Monthly Archives: March 2016

Review: Stations – Stories by Nick Mulgrew

StationsIt’s difficult to believe that this is only Nick Mulgrew’s debut collection of stories. Stations reads like the work of a seasoned writer. Here is someone with acuity and a perfectly pitched voice. Not surprisingly, his writing is already highly acclaimed.

As the title suggest, the individual pieces in the book take their cue from the Stations of the Cross, in which Jesus’s last steps before crucifixion are commemorated. The dialogue between the structural skeleton of the book and each tale is striking. “Athlone Towers”, the volume’s first story, or “stop on a slow road to purgatory” as the spine of the book professes, uses the powerful image of the demolition of the famous Capetonian landmark to portray the demise of a relationship. At the same time it echoes Jesus’s condemnation to death. In the fourth “stop” of the book, “Ponta do Ouro”, a young man accompanies his mother on a fraught Christmas holiday to Mozambique. His parents are in the middle of a divorce. The corresponding station reflects Jesus’s encounter with his own mother shortly before his death. In “Restaurant”, a hopeful entrepreneur has to close down her restaurant. Her suffering mirrors Jesus’s death on the cross. In all of the stories, the devotional references are very subtle but enrich the reading substantially.

The way the stories engage with their religious context reminded me of Krzysztof Kieślowski’s Decalogue, the Polish director’s ten films based on the Ten Commandments. What captures the reader’s imagination is the way the teachings are translated into a modern, often secular, narrative that we can all relate to.

Mulgrew’s characters are in transit, on the verge of a discovery or transformation. His stories are set around South Africa and beyond, even in the afterlife. The titular story takes us on a trip through the purgatory, which is reimagined as an alternative version of the Cape Peninsula: “Everything was familiar, but not familiar enough to be comforting… My heart dropped. This place had a geography that had to be relearned.” It is one of the most profound readings of the tensions and dilemmas of present-day Mother City. “Mr Dias”, “Posman”, or “Die Biblioteek vir Blindes”, also grapple with contemporary issues such as racism, affirmative action, or intolerance, but are more preachy and a slightly less successful.

The stories which spoke to me best were of intimate nature, focusing on topics close to the heart: rites of passage, grief, revenge, sexuality, or relationships between siblings, lovers and strangers. It is in these spaces that Mulgrew connects with the reader most poignantly, describing what might otherwise go unnoticed: “You lean to kiss me between the back of my ear and the top of my neck; in that place that doesn’t have a name.”

Mulgrew and I co-edited a book of African short stories. Watching him as an editor was a fascinating experience. His fine-tuned sensitivity and attention to detail are exceptional. He is also a fine poet, a true language practitioner. These talents reverberate in the arresting prose of Stations.

Stations: Stories

by Nick Mulgrew

David Philip, 2016

Review first published in the Cape Times on 18 March 2016.

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Review: Mongrel – Essays by William Dicey

Mongrel EssaysThere is nothing quite as satisfying as an excellent personal essay, and William Dicey’s Mongrel contains six gems of the genre. Dicey has been on my literary radar for a while now. In the past decade, whenever I found myself admiring a beautifully designed local book, Dicey’s name would often feature on the copyright page. His first book, Borderline (2004), a travel memoir about canoeing on the Orange River, is one of those titles readers remember fondly whenever mentioned, but apparently, it is out of print. Fortunately, I found a copy in our library. I have been meaning to read it for years, and Mongrel has finally made me realise that I need to succumb to the longing.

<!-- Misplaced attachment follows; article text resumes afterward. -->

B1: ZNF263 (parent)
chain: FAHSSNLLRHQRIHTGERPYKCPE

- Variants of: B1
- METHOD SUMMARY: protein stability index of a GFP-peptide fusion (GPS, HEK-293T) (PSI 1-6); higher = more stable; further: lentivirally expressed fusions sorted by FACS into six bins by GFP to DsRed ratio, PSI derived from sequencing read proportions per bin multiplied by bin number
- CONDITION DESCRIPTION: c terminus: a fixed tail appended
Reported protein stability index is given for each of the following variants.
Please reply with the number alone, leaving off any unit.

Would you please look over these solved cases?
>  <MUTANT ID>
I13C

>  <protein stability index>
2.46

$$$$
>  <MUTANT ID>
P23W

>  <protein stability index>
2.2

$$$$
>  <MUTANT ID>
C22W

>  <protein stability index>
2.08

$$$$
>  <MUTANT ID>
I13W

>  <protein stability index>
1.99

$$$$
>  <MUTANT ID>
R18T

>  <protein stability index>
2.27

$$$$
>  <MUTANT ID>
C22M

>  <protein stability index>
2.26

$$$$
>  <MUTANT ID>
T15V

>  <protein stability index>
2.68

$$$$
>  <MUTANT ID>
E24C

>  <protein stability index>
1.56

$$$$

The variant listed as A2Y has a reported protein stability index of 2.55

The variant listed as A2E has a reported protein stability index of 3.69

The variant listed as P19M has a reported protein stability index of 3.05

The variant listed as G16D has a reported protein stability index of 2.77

The essay collection opens with four epigraphs which already warn us that what lies ahead will not be as clear-cut as one might assume.

Allow me to quote a few snippets:

– “Fiction, nonfiction – the two are bleeding into each other all the time …” (Geoff Dyer).

– “The writer getting in the way of the story is the story, is the best story, is the only story” (David Shields).

And my favourite:

– “[T]he strays of literature have tended towards the ill-defined plot of the essay” (Hugh Walker).

The tone of the essays ranges from intimate through personal, playful, or analytical, to simply bizarre. The latter becomes immediately obvious when you consider the title of the first piece in the collection, “Miss Meat Festival”, and its first sentence: “Hannes Rheeder, I love you like a fish parcel.”

Dicey and his friend Justin are travelling north to the Hantam Meat Festival in Calvinia, an “annual celebration of mutton and lamb”…

Continue reading: LitNet

Review: Reacher Said Nothing – Lee Child and the Making of Make Me by Andy Martin

Reacher Said NothingMany of my friends will know this story: last year, after my husband died, reading became one of my grief’s casualties. For weeks, I struggled to open a book. That changed when I turned to Lee Child’s Killing Floor. It was just the right kind of light but intelligent and thrilling entertainment that I needed to get hooked on reading again. In the following nine months, I read all other nineteen novels in the Jack Reacher series, and many others.

Having become such a passionate fan, I was excited to find out about Reacher Said Nothing: Lee Child and the Making of Make Me. The author, the Cambridge academic Andy Martin, asked Child whether he could shadow him during his writing of Make Me, the twentieth and latest Reacher novel. He was keen to observe and record Child’s creative process as it happened, proposing “a kind of literary criticism but in the moment, in real time, rather than picking it up afterwards…trying to capture the very moment of creation…you would have someone (i.e. me) looking over your shoulder as you are typing the words.” Five days before the first word of Make Me appeared on Child’s computer screen, he agreed to the literary adventure.

Reacher Said Nothing not only takes us behind the scenes of Make Me’s genesis, but Child’s entire career. It goes back to 1994 and the day when Child bought the paper and pencil with which he wrote Killing Floor, the first in the bestselling series. He now writes on a computer, eating quite a lot of junk food and drinking ridiculous amounts of coffee. With Martin there, literally on the couch behind him, Child attempts to verbalise what happens when a writer picks up a pen, or keyboard, and begins dreaming. In this respect it is as much a book for readers as for writers. When writing, Child thinks like a reader; that’s his thing. But there is no magic formula. Only a lot of doubt, hard work (each Reacher is about 100 000 or more words long), and when you are lucky, a good story to tell. Millions of devoted fans across the world can testify that Child knows how to pick them.

Andy Martin also has a great story to tell. Reacher Said Nothing reads like a thriller. Like a master of the genre, Martin builds up the tension to the moment when Child sits down to write the first sentence. From there, he continues about the power of storytelling – the written word’s extraordinary potentials for both, writers and readers.